Not done: please establish a consensus for this alteration before using the {{edit protected}} template. Previous discussion on the talk pages of related templates has centred around the concept of |reason= being a dummy parameter - one that is documented but purposely not recognised. The idea was that a short reason would be visible in the wikicode, whereas if a lengthy explanation were necessary, a talk page thread would be the better choice. --Redrose64 (talk) 22:08, 18 September 2012 (UTC)
  • I support the change. It doesn't seem to break anything, and long explanations can still be done on the talk page. --Nouniquenames 17:41, 21 September 2012 (UTC)
  • I support the change as well, per above. St John Chrysostom Δόξατω Θεώ 05:19, 25 September 2012 (UTC)
  • Support – and change the default text to something less weird than the current "This claim needs references to reliable sources from <month> <year>", e.g. "This claim needs references to reliable sources (noted since <month> <year>)". Changing the default text might be a bit tricky, as that seems to come from {{Fix}}. -- Michael Bednarek (talk) 13:26, 25 September 2012 (UTC)
  • I think the title text still needs an explanation of what “citation needed” means. The link still points to Wikipedia:Citation needed, so it would be confusing if the title text said nothing about where the link was taking you. It might be nice to also include the reason in the title text, after the explanation, but I’m not sure if there’s space. If the reason were included, the whole title text would be “This claim needs references to reliable sources (noted since <month> <year>, for this reason: Bogart was a famous actor, and his major biographies don't mention snooker.)”. (I’m using Michael Bednarek’s proposed rewording of the default text here – separately from the reason-inclusion issue, I definitely support that rewording. Maybe that should be a separate discussion on this talk page?) – Rory O'Kane (talk) 21:08, 3 October 2012 (UTC)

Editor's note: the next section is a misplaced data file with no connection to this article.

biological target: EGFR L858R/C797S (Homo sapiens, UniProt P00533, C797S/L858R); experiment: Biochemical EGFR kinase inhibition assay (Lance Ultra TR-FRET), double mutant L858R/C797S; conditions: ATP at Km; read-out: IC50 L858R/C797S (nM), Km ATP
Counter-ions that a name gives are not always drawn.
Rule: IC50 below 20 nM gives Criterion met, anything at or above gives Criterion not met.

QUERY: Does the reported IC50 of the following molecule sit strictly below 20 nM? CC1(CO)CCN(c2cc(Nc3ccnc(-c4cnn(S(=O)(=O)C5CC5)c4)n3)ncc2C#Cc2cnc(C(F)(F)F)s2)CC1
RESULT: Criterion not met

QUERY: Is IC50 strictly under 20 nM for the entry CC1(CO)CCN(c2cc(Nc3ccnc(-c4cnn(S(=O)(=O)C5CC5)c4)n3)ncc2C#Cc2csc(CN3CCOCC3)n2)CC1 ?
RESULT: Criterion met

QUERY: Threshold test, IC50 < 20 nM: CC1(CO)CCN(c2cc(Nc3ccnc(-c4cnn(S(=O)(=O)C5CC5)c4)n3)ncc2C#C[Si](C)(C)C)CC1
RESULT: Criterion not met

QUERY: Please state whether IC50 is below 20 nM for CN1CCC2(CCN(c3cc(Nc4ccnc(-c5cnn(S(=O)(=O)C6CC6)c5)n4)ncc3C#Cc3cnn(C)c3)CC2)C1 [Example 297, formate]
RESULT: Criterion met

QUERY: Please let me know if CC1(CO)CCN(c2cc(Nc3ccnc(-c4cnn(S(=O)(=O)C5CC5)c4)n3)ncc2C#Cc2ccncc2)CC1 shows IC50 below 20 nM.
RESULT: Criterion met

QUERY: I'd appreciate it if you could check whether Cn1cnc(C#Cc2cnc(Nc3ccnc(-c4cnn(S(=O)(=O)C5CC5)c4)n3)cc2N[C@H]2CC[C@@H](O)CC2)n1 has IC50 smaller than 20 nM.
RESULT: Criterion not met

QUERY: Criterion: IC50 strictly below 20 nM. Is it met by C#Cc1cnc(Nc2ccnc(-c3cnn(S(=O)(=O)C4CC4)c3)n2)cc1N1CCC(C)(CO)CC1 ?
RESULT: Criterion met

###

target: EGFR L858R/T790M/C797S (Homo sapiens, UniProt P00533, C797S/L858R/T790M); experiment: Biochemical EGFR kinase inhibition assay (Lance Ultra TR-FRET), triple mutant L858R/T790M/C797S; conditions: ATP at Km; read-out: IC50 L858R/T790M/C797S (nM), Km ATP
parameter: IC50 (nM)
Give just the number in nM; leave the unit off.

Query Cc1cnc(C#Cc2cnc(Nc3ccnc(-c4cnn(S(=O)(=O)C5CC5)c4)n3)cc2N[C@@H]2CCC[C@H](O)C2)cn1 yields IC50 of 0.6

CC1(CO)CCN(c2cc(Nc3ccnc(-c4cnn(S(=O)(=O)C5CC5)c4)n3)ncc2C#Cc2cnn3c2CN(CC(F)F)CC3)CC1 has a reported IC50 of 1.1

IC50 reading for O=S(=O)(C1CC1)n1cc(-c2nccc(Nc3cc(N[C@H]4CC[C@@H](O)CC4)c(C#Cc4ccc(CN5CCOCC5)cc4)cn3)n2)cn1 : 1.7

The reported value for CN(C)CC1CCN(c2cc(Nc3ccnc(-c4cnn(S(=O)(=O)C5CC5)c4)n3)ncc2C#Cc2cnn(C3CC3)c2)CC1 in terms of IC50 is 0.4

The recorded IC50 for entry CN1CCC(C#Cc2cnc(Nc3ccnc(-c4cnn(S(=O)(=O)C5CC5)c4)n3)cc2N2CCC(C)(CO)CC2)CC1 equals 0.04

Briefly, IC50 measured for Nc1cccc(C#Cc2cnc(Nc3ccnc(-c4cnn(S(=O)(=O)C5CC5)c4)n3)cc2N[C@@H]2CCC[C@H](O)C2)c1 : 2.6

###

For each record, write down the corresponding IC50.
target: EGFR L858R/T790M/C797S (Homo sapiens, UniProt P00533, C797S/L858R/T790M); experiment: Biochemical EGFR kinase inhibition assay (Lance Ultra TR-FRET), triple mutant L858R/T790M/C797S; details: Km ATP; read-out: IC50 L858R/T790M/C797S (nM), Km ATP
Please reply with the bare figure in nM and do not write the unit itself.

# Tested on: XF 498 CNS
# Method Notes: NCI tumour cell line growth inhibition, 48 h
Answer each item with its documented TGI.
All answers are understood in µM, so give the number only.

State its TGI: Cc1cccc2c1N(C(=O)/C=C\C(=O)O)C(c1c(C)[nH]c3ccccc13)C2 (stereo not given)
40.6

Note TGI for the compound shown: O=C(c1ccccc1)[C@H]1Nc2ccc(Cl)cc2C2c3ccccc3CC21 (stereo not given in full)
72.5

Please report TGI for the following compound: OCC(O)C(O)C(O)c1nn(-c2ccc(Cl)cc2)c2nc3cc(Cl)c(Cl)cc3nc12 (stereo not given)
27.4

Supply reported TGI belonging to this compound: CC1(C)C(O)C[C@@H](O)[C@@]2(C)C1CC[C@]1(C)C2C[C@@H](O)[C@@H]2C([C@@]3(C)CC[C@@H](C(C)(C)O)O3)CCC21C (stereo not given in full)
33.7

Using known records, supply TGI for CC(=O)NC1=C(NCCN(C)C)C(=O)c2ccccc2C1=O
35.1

• I thought over this, but as long as the caption "citation needed" is self-documenting, I'm not sure such long comment is necessary. That said, some browsers trim tooltips' content, so probably being that wordy is not desperately needed. As a compromise I would propose to implement the proposed version and wait for any signs of confusion. — Dmitrij D. Czarkoff (talktrack) 18:06, 4 October 2012 (UTC)

Yes check.svg implemented, although I suspect it would make more sense to add this functionality to the meta-template {{fix}} so that other in-line templates can also benefit. — Martin (MSGJ · talk) 17:10, 7 November 2012 (UTC)